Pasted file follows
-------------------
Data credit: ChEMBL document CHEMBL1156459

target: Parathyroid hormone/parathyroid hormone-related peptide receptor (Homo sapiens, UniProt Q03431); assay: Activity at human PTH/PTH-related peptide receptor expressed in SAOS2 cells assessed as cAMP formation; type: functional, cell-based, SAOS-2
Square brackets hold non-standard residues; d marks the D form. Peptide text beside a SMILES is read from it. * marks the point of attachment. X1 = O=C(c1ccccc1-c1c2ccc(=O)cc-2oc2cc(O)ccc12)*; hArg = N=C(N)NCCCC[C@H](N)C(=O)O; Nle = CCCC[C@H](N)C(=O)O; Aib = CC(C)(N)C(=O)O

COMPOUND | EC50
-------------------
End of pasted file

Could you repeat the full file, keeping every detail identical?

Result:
Data credit: ChEMBL document CHEMBL1156459

target: Parathyroid hormone/parathyroid hormone-related peptide receptor (Homo sapiens, UniProt Q03431); assay: Activity at human PTH/PTH-related peptide receptor expressed in SAOS2 cells assessed as cAMP formation; type: functional, cell-based, SAOS-2
Square brackets hold non-standard residues; d marks the D form. Peptide text beside a SMILES is read from it. * marks the point of attachment. X1 = O=C(c1ccccc1-c1c2ccc(=O)cc-2oc2cc(O)ccc12)*; hArg = N=C(N)NCCCC[C@H](N)C(=O)O; Nle = CCCC[C@H](N)C(=O)O; Aib = CC(C)(N)C(=O)O

COMPOUND | EC50